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Paying for services

Paying for services
 
Local authorities assess people living in their area to determine if they need care and support services. If the local authority agrees that a person needs support then it can arrange for this to be provided in some way.
 
It is often assumed that services are free. There are some services – especially personal care for older people - that the authority cannot charge for. However, local authorities do have the power to charge people for most care and support services and people are expected to make a personal contribution towards the cost of the care and support services they receive. Key points to remember are:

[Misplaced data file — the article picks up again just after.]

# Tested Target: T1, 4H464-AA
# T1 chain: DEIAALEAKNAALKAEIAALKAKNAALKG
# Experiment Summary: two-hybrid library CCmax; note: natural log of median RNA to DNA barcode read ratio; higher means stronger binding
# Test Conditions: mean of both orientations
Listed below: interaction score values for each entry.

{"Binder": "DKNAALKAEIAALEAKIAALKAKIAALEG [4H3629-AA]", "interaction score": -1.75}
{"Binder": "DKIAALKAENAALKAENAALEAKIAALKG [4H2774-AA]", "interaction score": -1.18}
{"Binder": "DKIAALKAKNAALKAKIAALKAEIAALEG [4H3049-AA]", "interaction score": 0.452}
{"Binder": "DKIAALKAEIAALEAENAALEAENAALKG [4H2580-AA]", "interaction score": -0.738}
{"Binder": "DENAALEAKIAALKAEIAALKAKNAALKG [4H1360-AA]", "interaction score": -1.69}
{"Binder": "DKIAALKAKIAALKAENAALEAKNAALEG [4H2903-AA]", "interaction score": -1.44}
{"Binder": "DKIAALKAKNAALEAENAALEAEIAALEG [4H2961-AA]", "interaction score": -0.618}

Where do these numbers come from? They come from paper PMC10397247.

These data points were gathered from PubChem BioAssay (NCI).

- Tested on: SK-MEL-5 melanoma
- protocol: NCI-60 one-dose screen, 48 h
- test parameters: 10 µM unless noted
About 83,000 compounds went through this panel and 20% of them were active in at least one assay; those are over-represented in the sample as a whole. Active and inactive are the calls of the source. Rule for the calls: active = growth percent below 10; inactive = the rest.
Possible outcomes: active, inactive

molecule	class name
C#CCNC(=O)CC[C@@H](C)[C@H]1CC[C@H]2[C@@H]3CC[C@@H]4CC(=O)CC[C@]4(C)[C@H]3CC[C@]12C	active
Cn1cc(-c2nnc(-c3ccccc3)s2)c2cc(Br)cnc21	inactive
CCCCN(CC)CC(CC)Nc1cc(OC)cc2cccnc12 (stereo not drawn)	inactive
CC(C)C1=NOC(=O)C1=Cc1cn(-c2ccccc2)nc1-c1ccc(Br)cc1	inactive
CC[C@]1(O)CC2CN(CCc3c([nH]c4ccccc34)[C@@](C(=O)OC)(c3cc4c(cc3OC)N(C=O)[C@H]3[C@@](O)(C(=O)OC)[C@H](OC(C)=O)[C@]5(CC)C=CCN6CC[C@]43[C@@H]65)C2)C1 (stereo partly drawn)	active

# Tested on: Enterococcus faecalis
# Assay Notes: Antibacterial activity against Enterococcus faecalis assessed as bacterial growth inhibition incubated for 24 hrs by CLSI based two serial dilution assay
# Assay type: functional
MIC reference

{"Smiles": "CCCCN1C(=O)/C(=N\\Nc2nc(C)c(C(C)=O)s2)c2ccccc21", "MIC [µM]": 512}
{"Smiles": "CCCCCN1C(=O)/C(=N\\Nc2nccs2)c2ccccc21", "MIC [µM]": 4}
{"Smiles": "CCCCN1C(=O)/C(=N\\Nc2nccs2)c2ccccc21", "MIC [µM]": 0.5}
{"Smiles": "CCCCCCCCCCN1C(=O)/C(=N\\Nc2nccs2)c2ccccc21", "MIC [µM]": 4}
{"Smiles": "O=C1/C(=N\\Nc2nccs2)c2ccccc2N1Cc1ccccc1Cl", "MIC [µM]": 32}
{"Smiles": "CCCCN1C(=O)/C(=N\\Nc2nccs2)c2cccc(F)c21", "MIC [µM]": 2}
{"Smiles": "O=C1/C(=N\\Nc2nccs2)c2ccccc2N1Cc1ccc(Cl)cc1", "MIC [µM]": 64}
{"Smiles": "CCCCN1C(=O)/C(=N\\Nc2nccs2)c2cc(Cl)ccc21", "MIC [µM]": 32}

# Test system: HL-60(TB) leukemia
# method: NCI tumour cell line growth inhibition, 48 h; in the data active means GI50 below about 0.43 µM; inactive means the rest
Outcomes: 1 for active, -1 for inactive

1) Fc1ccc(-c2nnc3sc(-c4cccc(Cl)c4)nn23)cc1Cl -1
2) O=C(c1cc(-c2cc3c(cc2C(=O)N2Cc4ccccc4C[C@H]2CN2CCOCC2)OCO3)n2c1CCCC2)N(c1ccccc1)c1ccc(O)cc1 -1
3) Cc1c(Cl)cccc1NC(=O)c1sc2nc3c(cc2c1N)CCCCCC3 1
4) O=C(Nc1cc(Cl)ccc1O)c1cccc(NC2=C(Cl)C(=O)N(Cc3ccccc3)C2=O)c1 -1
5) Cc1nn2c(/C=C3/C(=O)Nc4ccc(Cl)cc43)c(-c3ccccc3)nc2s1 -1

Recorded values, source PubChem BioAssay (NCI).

• the charges must be fair;
  • you should not be asked to pay more than you can afford;
  • your local authority must publish clear information about its charges and how it works out your personal contribution;
  • your local authority has the power to reduce the amount it asks you to pay, or cancel it altogether; and
  • your local authority can ask for a personal contribution only from the adult who gets the service. It cannot ask parents to pay a contribution for any support that an adult son or daughter gets, even if they live in the family home.
For more information about charging and how the council works out what someone pays see our factsheet Local council charging policies for non-residential social care services.
 
If you think that your local authority's charges are unfair you may want to take action about this. You will find suggestions for action in this factsheet Charging for services – key points.

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